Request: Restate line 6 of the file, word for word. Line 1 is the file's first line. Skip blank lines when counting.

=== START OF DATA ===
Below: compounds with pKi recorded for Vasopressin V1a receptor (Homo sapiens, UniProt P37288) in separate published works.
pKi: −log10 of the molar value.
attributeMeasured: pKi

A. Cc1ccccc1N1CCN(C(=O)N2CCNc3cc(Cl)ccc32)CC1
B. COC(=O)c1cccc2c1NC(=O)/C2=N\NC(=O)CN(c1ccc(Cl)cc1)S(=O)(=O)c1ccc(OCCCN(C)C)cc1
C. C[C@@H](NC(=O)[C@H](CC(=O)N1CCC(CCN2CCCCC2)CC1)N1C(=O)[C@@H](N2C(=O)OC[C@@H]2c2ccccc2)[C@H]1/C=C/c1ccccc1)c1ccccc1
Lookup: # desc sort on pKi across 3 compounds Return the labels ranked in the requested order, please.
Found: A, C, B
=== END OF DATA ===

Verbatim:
C. C[C@@H](NC(=O)[C@H](CC(=O)N1CCC(CCN2CCCCC2)CC1)N1C(=O)[C@@H](N2C(=O)OC[C@@H]2c2ccccc2)[C@H]1/C=C/c1ccccc1)c1ccccc1